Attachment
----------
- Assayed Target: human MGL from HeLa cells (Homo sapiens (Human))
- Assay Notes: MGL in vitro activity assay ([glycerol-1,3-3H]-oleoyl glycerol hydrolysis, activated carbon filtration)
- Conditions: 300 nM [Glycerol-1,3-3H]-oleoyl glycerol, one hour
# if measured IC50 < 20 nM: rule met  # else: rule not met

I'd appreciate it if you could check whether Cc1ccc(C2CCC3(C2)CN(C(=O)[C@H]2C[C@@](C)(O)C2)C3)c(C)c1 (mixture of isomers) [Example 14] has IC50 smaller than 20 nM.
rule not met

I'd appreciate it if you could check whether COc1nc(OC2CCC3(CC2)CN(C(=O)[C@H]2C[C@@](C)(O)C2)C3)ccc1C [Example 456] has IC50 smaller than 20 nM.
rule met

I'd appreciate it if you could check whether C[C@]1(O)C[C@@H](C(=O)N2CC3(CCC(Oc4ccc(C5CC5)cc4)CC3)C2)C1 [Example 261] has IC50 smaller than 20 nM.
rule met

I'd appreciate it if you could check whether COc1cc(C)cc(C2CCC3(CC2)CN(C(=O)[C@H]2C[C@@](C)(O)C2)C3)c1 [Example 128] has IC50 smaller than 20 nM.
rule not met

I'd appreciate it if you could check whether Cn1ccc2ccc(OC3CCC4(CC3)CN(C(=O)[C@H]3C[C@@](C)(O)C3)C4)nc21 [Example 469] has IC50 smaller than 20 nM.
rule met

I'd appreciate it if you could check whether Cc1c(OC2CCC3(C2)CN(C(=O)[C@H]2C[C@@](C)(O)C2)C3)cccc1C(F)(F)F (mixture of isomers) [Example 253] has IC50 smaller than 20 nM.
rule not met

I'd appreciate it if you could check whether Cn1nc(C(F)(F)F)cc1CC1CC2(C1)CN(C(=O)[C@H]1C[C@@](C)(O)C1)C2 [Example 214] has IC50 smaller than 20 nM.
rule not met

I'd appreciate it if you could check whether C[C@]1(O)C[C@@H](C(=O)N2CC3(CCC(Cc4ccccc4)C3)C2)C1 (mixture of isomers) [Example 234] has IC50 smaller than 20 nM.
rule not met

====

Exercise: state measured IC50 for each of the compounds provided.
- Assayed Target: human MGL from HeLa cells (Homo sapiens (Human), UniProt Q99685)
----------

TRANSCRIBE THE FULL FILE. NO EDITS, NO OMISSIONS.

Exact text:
- Assayed Target: human MGL from HeLa cells (Homo sapiens (Human))
- Assay Notes: MGL in vitro activity assay ([glycerol-1,3-3H]-oleoyl glycerol hydrolysis, activated carbon filtration)
- Conditions: 300 nM [Glycerol-1,3-3H]-oleoyl glycerol, one hour
# if measured IC50 < 20 nM: rule met  # else: rule not met

I'd appreciate it if you could check whether Cc1ccc(C2CCC3(C2)CN(C(=O)[C@H]2C[C@@](C)(O)C2)C3)c(C)c1 (mixture of isomers) [Example 14] has IC50 smaller than 20 nM.
rule not met

I'd appreciate it if you could check whether COc1nc(OC2CCC3(CC2)CN(C(=O)[C@H]2C[C@@](C)(O)C2)C3)ccc1C [Example 456] has IC50 smaller than 20 nM.
rule met

I'd appreciate it if you could check whether C[C@]1(O)C[C@@H](C(=O)N2CC3(CCC(Oc4ccc(C5CC5)cc4)CC3)C2)C1 [Example 261] has IC50 smaller than 20 nM.
rule met

I'd appreciate it if you could check whether COc1cc(C)cc(C2CCC3(CC2)CN(C(=O)[C@H]2C[C@@](C)(O)C2)C3)c1 [Example 128] has IC50 smaller than 20 nM.
rule not met

I'd appreciate it if you could check whether Cn1ccc2ccc(OC3CCC4(CC3)CN(C(=O)[C@H]3C[C@@](C)(O)C3)C4)nc21 [Example 469] has IC50 smaller than 20 nM.
rule met

I'd appreciate it if you could check whether Cc1c(OC2CCC3(C2)CN(C(=O)[C@H]2C[C@@](C)(O)C2)C3)cccc1C(F)(F)F (mixture of isomers) [Example 253] has IC50 smaller than 20 nM.
rule not met

I'd appreciate it if you could check whether Cn1nc(C(F)(F)F)cc1CC1CC2(C1)CN(C(=O)[C@H]1C[C@@](C)(O)C1)C2 [Example 214] has IC50 smaller than 20 nM.
rule not met

I'd appreciate it if you could check whether C[C@]1(O)C[C@@H](C(=O)N2CC3(CCC(Cc4ccccc4)C3)C2)C1 (mixture of isomers) [Example 234] has IC50 smaller than 20 nM.
rule not met

====

Exercise: state measured IC50 for each of the compounds provided.
- Assayed Target: human MGL from HeLa cells (Homo sapiens (Human), UniProt Q99685)